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Market Commentary 08-13-2021

Kris Venezia, Market Analyst

​I have done this in the past and I will do it again. I want to discuss consumer spending trends. A really important part of this recovery and how we invest depends on what people decide to do with their money.

While the economic recovery is progressing, spending has not met investors expectations in many areas. According to JP Morgan Chase, which monitors and puts out data on spending tracking their cards, airline spending is still down more than 30% from pre-Covid times. Restaurant spending is still down about 5% from pre-Covid times. There is a similar story with hotel bookings as they are still not at pre-Covid levels.

The data also shows us that airline spending has fallen in the last month. Southwest Airlines also confirmed this, executives at the company announced that travel bookings had dropped. They said customers are being more cautious booking flights and cancellations have ticked up. When we monitor restaurants, since the beginning of the year, the recovery was going at a rapid pace. The restaurant recovery has now stalled, with spending staying flat over the last month.

Going into the summer, investors were expecting a huge recovery in restaurants and airlines and hotels and casinos. The spending has not met investors expectations. It's why if you look at stocks in those areas, you'll notice, on average, probably a 10% decline from their high's this year.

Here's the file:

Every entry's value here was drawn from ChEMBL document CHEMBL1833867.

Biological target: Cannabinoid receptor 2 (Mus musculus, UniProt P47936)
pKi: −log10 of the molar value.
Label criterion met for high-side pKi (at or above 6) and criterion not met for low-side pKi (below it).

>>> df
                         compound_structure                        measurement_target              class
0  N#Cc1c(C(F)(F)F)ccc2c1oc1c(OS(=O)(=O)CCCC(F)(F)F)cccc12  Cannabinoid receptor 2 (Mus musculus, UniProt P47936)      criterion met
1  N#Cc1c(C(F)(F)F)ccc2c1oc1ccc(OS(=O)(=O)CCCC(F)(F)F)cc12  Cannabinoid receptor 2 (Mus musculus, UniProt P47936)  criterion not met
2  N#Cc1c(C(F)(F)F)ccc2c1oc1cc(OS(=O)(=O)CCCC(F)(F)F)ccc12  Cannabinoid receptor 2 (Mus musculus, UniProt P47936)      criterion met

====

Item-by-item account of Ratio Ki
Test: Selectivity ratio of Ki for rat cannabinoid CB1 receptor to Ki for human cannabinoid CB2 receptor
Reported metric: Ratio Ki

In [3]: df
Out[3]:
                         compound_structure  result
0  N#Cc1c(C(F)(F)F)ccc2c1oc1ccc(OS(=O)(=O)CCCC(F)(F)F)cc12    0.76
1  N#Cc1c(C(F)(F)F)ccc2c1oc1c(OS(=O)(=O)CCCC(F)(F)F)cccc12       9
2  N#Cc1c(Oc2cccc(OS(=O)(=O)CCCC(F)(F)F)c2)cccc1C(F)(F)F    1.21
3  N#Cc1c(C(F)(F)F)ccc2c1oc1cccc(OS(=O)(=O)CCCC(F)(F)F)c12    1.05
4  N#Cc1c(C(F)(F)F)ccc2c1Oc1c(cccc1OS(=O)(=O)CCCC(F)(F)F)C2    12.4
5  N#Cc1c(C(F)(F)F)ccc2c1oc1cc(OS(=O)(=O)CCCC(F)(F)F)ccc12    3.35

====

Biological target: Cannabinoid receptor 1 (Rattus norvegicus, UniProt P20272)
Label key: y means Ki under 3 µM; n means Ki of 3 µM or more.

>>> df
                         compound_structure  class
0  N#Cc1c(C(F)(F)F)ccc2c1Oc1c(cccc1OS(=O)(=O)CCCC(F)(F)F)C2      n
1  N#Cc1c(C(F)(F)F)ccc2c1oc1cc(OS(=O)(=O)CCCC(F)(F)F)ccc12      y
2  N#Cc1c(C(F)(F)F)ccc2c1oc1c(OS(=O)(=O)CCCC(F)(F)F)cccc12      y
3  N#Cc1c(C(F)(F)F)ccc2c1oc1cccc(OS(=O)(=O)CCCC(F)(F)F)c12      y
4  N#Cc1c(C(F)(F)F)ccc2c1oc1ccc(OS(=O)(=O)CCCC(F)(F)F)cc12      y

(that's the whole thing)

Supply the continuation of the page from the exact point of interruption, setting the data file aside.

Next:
The one area where spending is way up is clothing. Fashion brands have had an amazing summer, with luxury companies like Capri Holdings, which owns Kenneth Cole, reporting great quarters. Levi's has also enjoyed a good several months, probably helped by the fact that waist sizes may have shifted since last March.

The last item which is a little frustrating is how data shows us money still isn't moving around in general like what would be expected. We use data called velocity of money to examine that. The Fed of St. Louis has data out showing that the velocity of money is still extremely low. It has stayed low since last March. The money supply right now is very high thanks to government spending and the Fed. Yet, despite all the money out there, it's not moving. The data tells us that people are keeping money parked in their bank accounts and saving money, rather than going out to spend it on vacations or on goods.

Daryl Eckman, President

China has been in the news a lot lately. We have heard how China has been treating Hong Kong, and the neighboring countries around there in that region are on alert about the behavior from China.

The current U.S. administration is starting to introduce funds to try and get semiconductor makers to move their production to the U.S. We know that a lot of production of semi-chips are done in parts of Asia. The Biden administration is hoping to entice companies, with money, to start making these products in America.

We had been thinking about putting more money towards emerging markets, like China, but we have been holding back on that because we have not felt all that comfortable in the direction China is moving. We have been looking outside of the U.S. more with investing. We speak with people at Capital Group and others and we have found they are less positive on China than they were in the past.